It was not, after all, a humiliating whitewash, nor was it all over in the blink of an eye. Britain's lowly-ranked Alan Mackin put up a valiant fight against Mark Philippoussis, of Australia, in the world group Davis Cup tie here this morning before going down 6-3, 6-3, 6-3 in 1hr 13min.
Mackin, making his Davis Cup debut against the former Grand Slam finalist in the opening singles rubber of the first-round tie, broke Philippoussis's formidable serve three times and refused to give up his own serve lightly. But in the end he was overwhelmed by the Australian's superior game and match-hardened experience.
The 21-year-old Scot, drafted into the British team along with three other virtual unknowns following the withdrawal of Tim Henman and Greg Rusedski, who are both injured, showed relatively few nerves as he stepped out on to the freshly-laid clay court at the International Tennis Centre in Homebush Bay.
Mackin, ranked no 331 in the world, lost his first service game, double-faulting twice to give the home team a 2-0 lead in the first set. But he saved three break points in the sixth game and broke back in the seventh after Philippoussis a Davis Cup veteran returning to team tennis after a three-year absence double-faulted on break point. A second break against Mackin gave Australia the first set in 35 minutes.
It seemed that the Briton whose experience consists mainly of minor satellite and challenger tournaments might crumble in the second set after his serve was broken in the first game. But he immediately broke back, winning six consecutive points including four against Philippousis's serve, delighting the 40 or so noisy British fans in red shirts and Union flag baseball caps.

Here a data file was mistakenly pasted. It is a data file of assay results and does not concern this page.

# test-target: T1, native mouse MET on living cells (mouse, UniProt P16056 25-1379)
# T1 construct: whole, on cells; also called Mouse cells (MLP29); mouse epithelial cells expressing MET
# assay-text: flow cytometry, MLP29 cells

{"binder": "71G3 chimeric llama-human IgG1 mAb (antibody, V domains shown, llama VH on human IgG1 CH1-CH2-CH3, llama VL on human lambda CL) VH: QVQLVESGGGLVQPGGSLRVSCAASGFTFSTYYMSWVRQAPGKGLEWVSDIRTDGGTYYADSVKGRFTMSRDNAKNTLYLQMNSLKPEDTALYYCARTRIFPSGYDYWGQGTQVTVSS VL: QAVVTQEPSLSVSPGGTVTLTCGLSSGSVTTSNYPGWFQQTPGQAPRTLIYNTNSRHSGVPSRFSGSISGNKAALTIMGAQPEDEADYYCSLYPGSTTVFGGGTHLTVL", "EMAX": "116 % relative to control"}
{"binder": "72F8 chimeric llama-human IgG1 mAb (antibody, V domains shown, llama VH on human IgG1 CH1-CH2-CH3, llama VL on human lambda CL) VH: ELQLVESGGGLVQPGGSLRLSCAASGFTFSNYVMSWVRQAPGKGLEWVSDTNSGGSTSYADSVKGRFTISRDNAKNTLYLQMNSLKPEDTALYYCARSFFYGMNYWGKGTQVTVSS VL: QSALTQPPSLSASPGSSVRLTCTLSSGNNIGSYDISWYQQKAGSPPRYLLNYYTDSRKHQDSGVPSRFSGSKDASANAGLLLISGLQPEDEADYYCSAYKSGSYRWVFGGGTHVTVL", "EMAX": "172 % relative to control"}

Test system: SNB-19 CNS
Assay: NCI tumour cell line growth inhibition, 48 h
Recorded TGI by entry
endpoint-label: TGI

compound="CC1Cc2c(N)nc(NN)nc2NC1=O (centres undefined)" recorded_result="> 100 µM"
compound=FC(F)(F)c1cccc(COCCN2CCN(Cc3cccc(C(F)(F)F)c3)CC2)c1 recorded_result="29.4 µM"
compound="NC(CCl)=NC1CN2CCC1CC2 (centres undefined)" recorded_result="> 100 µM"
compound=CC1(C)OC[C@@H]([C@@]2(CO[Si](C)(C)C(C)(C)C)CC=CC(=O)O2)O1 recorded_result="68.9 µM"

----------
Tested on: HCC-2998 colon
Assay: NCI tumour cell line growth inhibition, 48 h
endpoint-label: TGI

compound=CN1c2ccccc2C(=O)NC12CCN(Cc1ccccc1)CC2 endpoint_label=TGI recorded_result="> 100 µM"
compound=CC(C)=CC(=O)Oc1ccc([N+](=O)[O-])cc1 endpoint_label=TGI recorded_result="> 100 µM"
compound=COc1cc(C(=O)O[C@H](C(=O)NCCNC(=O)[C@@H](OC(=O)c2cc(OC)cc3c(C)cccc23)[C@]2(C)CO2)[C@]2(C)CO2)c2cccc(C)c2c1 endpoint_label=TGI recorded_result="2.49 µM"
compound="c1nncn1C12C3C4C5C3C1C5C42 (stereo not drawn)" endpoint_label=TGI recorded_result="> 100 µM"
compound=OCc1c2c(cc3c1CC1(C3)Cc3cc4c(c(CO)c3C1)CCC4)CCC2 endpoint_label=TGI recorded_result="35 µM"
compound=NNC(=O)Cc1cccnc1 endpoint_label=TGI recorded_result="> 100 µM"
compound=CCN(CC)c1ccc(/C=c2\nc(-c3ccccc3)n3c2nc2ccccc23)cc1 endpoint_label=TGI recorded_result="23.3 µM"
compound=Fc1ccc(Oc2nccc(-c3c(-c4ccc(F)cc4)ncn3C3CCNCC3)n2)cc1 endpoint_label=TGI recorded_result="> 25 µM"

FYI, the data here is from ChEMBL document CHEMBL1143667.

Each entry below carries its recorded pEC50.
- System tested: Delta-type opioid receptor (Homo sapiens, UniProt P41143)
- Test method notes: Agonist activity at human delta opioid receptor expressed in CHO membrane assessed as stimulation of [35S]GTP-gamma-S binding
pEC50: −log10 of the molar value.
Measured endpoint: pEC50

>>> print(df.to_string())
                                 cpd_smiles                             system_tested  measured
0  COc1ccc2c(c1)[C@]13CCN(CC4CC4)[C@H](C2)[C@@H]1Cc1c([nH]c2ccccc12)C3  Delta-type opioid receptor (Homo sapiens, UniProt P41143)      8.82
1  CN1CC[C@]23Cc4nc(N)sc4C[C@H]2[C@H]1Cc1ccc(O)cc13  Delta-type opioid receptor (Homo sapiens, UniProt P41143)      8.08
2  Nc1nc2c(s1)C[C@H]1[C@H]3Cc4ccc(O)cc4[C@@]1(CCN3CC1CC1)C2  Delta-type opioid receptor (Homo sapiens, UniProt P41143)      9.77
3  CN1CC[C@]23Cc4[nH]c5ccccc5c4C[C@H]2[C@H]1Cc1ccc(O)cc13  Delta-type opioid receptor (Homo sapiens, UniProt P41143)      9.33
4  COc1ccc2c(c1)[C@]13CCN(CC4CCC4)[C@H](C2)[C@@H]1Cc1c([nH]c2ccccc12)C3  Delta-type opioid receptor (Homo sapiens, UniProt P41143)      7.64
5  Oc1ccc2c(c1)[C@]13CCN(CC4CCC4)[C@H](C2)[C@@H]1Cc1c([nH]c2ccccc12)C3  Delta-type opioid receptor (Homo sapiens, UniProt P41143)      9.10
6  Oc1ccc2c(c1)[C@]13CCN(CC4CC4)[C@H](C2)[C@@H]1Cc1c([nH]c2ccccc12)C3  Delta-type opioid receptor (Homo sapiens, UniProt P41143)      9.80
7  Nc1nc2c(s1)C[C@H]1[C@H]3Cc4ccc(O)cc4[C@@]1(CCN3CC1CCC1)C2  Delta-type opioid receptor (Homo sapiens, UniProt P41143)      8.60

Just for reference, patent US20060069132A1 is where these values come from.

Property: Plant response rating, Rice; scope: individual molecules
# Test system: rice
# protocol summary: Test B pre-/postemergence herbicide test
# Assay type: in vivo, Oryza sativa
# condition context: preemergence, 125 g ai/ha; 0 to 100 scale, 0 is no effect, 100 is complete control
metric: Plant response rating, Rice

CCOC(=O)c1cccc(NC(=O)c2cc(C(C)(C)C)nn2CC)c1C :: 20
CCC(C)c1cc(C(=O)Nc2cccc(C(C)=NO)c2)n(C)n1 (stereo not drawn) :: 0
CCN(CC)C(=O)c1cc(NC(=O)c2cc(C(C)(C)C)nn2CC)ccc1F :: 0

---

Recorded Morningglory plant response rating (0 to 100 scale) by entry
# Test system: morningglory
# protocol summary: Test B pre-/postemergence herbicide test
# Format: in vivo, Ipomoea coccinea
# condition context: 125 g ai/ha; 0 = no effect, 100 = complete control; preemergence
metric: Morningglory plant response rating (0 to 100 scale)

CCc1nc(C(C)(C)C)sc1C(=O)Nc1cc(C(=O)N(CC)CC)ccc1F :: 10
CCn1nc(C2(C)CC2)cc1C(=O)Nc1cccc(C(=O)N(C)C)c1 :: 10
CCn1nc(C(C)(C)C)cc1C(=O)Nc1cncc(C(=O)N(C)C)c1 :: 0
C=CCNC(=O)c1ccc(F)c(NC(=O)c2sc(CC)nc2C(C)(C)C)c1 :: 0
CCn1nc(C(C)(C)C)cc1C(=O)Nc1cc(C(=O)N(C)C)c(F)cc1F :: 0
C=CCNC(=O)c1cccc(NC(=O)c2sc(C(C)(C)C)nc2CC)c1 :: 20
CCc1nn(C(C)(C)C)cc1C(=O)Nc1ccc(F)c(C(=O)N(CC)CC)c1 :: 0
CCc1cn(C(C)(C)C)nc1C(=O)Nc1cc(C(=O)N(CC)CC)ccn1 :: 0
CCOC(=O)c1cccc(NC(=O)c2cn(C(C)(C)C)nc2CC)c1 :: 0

The Australian, the hero of his country's Davis Cup victory over France on clay in 1999, broke again in the third game. He took the second set in 37 minutes after Mackin double-faulted to bring up set point.
A diminutive figure compared with the tall, bronzed Australian, Mackin looked like a young boy who had been let out to play with the seniors. "You need some sunblock on those legs, mate," yelled one Australian spectator, gazing in horror at the Scot's pale white limbs. But Mackin's spirited performance surprised the partisan crowd, who had turned up expecting a lopsided match with little drama.
The Scot, whose favourite surface is clay, having trained in the past with the claycourt specialist, Thomas Muster, showed signs of tiredness in the third set. He was broken early in the set, but saved a break point to prevent Philipoussis from taking a 5-1 lead, then broke back for 3-4. The Australian broke again for 5-3, then took the set in 31 minutes.
"It was a great feeling, particularly as it's been such a long time since I played at home," Philippoussis said.
The match was due to be followed by the second singles pitting Britain's Alex Bogdanovic, another Davis Cup debutant, against Lleyton Hewitt, the world no 1. Hewitt will also play in tomorrow's doubles, partnering the leading specialist Todd Woodbridge against Britain's unfancied Arvind Parmar and Miles Maclalgan.
DAVIS CUP World Cup first round (Sydney): Singles: M Philippoussis (Aus) bt A Mackin (GB) 6-3, 6-3, 6-3. Australia lead Great Britain 1-0.
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